“So, all those adages are true: Opportunity knocks. Just be ready, be ready, because you never know what’s going to happen. Even if I never got the chance to go on stage, I still had comedy coursing through me every night just by getting to watch.”

 

On how she came to write and launch My Big Fat Greek Wedding as a one-woman stage production after being dropped by her agent

 

“After five years at Second City, I moved to Los Angeles thinking I would get a TV pilot as soon as I crossed the border into California. Alas, that did not happen, so I made my living doing voiceover work and I kept trying to break into the industry, but I wasn’t getting auditions. So, I went in to talk to my agent, and I said ‘What could I be doing? Could I maybe go in and have some generals with casting directors?’ And she said, ‘Here’s the deal, I’ve been thinking about this, and you’re not pretty enough to be a leading lady, and you’re not fat enough to be a character actress.’ I just remember waiting for her to go ‘Just kidding!’ and high five me across the table, but she didn’t. She didn’t at all. She said ‘I’ve been sending out your picture, and I can’t get you an audition, because you’re not Hispanic, and you’re not really white. What are you, anyway?’ And I said, ‘I’m Greek.’ And she said, ‘Yeah, that’s the problem. There are no Greek roles.’ And then she dropped me…

 

“As I drove home, I thought about what she’d said was the problem: That I was Greek and there weren’t any Greek roles. So, I decided, ‘Well, I’m going to write one, then.’ So, I borrowed a friend’s computer and I wrote it…Not knowing what to do with it (when it was done), I sent it off to the Library of Congress to get it copyrighted, because I didn’t know about the Writer’s Guild or anything.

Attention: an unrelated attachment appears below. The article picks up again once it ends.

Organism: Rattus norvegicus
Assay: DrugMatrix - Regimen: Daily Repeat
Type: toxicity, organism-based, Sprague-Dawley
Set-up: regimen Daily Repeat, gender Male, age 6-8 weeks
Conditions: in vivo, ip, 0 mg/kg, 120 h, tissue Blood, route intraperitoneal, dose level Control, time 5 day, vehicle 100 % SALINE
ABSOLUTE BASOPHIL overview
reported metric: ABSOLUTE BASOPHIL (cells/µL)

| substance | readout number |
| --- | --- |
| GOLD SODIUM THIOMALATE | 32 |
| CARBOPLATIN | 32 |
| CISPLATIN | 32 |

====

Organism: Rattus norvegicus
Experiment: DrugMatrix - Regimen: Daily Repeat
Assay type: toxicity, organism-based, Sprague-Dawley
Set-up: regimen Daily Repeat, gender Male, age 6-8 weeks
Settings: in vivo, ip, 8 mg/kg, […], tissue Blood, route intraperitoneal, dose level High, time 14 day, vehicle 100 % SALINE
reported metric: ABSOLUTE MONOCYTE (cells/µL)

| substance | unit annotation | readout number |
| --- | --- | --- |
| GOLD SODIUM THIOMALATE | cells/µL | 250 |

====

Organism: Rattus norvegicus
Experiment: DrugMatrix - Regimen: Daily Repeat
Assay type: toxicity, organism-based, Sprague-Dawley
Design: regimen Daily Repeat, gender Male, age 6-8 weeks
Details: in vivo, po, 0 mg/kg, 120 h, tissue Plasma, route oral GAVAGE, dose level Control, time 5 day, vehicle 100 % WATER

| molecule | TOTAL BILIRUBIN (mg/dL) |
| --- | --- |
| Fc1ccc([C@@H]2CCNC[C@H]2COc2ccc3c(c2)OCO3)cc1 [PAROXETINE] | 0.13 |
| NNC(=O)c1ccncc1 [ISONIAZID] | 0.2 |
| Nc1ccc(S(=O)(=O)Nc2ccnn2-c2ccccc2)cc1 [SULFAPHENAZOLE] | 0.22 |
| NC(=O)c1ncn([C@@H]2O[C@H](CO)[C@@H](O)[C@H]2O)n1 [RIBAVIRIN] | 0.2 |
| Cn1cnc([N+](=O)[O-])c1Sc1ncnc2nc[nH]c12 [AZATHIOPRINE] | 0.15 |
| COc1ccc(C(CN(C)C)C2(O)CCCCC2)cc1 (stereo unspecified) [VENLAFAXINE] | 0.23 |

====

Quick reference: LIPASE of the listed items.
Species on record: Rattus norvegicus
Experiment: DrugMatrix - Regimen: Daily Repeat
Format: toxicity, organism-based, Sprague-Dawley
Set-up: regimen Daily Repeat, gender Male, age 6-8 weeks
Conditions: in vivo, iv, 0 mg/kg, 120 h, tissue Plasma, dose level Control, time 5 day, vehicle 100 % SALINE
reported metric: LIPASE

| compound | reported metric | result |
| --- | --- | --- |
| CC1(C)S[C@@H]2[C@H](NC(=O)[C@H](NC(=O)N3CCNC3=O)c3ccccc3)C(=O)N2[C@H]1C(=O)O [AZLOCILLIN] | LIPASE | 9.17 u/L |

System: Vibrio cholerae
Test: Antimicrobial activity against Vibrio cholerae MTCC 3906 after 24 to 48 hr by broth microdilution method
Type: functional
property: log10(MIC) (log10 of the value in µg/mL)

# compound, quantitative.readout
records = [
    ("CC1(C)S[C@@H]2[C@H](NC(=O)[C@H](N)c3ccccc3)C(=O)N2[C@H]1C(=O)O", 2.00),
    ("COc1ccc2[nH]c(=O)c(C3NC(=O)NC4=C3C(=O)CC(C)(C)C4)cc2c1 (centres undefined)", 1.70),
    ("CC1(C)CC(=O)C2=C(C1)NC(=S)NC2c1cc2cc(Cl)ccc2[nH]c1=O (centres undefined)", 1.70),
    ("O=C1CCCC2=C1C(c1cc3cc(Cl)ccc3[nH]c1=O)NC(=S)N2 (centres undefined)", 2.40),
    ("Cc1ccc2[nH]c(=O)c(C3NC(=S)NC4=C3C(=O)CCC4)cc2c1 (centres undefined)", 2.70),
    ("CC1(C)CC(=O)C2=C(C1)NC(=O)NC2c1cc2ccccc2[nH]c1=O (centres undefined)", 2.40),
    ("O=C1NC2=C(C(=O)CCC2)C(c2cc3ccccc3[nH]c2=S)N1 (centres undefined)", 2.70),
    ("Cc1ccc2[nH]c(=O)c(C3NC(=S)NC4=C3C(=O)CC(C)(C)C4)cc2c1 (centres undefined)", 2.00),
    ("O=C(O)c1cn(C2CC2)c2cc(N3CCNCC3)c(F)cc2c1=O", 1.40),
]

“Then, while I sort of waited, I saw (fellow Second City Chicago alum) Jeff Garlin’s stage show, I Want Someone to Eat Cheese With, and I saw Julia Sweeney’s show, God Said Ha! and those are two formats of storytelling that are not necessarily stand-up, and that’s when I thought ‘That’s what I’m going to do!’

 

“So, I rented a theatre with the last of my voiceover money and I jumped on stage, and I did the material from the script as a one-woman show, playing all the characters myself. There were no costumes, much in the style of Second City. The set was a typical ethnic parents’ living room that I’d gotten from the resale shop. It was a couch with lace doilies on it and some Greek bric-a-brac all over the place, and that was it. I had one single light, and I hired my stage manager from Second City for $50 a show.”

 

 

On being taken under Tom Hanks and Rita Wilson’s wings

 

“When the show started to sell out, it was unbelievable. I mean, I went to church and handed out fliers, and the Greeks came, and then they came back with their non-Greek neighbours. And that’s when I decided I had to push my luck a little bit. I placed an ad in the Los Angeles Times for $500 and it was little. It was an ad for the play with my home phone number on it.

 

Tom Hanks and Rita Wilson, meanwhile, had just come back from New York. That morning, Rita had said, ‘Tom, let’s see some Los Angeles theatre’….and she opened the paper on the one day my ad had run, and she said ‘Oh!’ Being Greek herself, she said, ‘Let’s go see this.’ So, Rita Wilson came to the show, and she brought her mom and nieces, and she waited for me after the show. The very first thing she said to me was ‘I love you!’ and then she said, ‘This should be a movie,’ and I handed her my screenplay so fast that her hair flew back.